Storm in an afternoon teacup?

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A generous pot Earl Grey, cucumber sandwiches, warm scones with jam and cream, served by crisply-dressed waiters wearing pristine white gloves. They are all part of the tradition of afternoon tea which many British cruise ship passengers set their clocks by.
It’s one of the favourite social occasions of the day, often accompanied by a string quartet, a pianist, or even a harpist.
I have seen passengers queuing for the best tables in the Queens Room on Cunard’s Queen Mary 2 and Queen Victoria. The Discovery Lounge on Saga Pearl II was packed every afternoon during my recent cruise to Norway.
And the great thing about it is that it is all provided at no extra cost; it’s included in the fare.
But one cruise line is about to change the tradition.
Fred Olsen has been trialling an “enhanced afternoon tea” on Boudicca, charging £5.95 a head, and now plans to introduce the service to the other three ships in the fleet.
The trial run has excited a great deal of comment from Fred Olsen cruisers who subscribe to the LinersList internet forum.
Some see the move as the end of the world as we know it, because of the additional charge, and also because guests are required to book their afternoon teas in advance.
” Fred Olsen you know just what you can do with your cruise line! Charging for afternoon tea indeed – bloody impertinence,” wrote one. ” It is afternoon tea and one should not have to pay extra for it. I would far rather pay a higher price for my cruise than feel once I was on board that I was being charged for anything I encounter once I step beyond my cabin door.”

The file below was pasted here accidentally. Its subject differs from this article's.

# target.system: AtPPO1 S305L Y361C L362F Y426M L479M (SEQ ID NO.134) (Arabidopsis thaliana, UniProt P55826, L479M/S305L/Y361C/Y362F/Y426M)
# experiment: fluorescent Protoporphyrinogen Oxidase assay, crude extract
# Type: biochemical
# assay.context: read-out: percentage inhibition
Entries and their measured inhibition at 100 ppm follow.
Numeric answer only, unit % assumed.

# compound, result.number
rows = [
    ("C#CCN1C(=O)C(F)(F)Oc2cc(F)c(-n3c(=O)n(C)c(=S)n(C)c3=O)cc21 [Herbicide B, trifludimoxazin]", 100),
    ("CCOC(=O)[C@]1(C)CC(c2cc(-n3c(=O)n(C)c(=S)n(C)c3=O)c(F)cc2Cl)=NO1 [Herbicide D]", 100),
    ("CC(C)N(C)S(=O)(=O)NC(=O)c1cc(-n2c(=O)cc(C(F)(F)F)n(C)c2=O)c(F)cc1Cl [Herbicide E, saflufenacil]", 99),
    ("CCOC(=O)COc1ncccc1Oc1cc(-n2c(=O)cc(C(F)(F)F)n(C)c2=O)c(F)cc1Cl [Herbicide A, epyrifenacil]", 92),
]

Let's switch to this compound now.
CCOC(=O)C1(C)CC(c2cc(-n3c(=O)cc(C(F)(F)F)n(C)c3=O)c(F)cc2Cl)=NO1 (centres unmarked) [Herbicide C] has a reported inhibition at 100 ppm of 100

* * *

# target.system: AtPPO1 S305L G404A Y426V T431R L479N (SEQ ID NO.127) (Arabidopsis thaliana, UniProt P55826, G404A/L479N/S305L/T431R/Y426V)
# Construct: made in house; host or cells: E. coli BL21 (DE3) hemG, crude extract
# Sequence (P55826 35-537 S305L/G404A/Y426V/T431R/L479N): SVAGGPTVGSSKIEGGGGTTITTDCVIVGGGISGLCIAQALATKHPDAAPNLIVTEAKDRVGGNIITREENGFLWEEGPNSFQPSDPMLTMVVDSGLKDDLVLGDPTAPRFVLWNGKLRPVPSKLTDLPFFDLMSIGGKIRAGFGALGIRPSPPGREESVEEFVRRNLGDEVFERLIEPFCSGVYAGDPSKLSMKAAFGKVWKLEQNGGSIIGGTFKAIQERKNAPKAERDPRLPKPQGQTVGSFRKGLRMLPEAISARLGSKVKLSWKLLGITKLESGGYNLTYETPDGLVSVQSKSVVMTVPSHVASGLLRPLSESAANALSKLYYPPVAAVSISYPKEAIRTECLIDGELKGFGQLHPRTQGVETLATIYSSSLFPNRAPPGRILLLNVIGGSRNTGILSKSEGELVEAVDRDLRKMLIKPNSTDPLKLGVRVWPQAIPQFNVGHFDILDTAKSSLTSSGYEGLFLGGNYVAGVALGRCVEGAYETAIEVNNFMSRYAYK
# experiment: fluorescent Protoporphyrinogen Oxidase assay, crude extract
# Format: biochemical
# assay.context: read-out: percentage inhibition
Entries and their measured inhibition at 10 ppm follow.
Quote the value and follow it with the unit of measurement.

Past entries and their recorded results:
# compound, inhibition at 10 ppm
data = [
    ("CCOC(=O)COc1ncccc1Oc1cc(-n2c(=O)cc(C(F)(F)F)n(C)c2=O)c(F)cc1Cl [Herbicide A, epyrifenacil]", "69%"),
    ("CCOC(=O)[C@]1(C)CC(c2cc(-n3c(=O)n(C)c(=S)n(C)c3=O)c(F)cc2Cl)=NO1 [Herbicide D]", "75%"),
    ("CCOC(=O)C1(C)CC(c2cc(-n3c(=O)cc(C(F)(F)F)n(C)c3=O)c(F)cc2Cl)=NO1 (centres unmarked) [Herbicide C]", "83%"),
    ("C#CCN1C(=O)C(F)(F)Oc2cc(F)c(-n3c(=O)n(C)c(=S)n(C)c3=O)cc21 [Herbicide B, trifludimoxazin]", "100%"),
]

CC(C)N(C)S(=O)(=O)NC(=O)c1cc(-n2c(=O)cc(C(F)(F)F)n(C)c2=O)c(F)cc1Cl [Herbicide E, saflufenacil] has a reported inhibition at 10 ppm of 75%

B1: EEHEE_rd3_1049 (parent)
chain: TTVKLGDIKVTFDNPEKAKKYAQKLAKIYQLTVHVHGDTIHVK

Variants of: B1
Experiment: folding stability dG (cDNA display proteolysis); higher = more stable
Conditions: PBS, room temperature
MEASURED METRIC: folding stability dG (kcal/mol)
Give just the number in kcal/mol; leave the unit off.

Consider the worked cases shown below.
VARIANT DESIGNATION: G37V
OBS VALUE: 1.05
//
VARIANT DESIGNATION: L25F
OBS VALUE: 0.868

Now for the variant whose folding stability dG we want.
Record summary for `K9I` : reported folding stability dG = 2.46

Some suggested that the change sees Fred Olsen following the RyanAir example of charging extra for everything they can. Others saw this as a positive move, even going as far as to suggest that the basic fare should be pared down to the absolute minimum so that only those requiring facilities for their children should have to pay for them, and even cutting the cost for those who don’t want to watch a show in the theatre.
While there are those with long memories who can recall a time when cruises really were all-inclusive, and those who can afford the fares for the ultra-luxury lines where they still are, the practice of extra charges is now commonplace.
P&O’s premium restaurants, with menus by Marco Pierre White or Gary Rhodes, and a cover charge of £25 a head or more represent good value for me. The cupcakes on Oasis of the Seas might not be to everyone’s taste, but thousands are happy to pay a few dollars more.
It just goes to show that you can’t please – or even displease – everybody.

By | 2017-06-15T16:00:28+00:00 24 May 2010|Cruise Entertainment, Cruise Gossip, Cruise News|1 Comment

About the Author:

John Honeywell is a travel writer specialising in cruise ships and cruise travel. Winner of CLIA UK's Contribution to Cruise award 2017.

One Comment

  1. J.A. 24 May 2010 at 9:06 pm - Reply

    Does Fred olsen have a death wish, or is the company in dire straights? They have recently announced a fuel surcharge, their ships are among the worst for outbreaks of norovirus and now they want to chgarge extra for afternoon tea. This idea deserves to be killed off quickly

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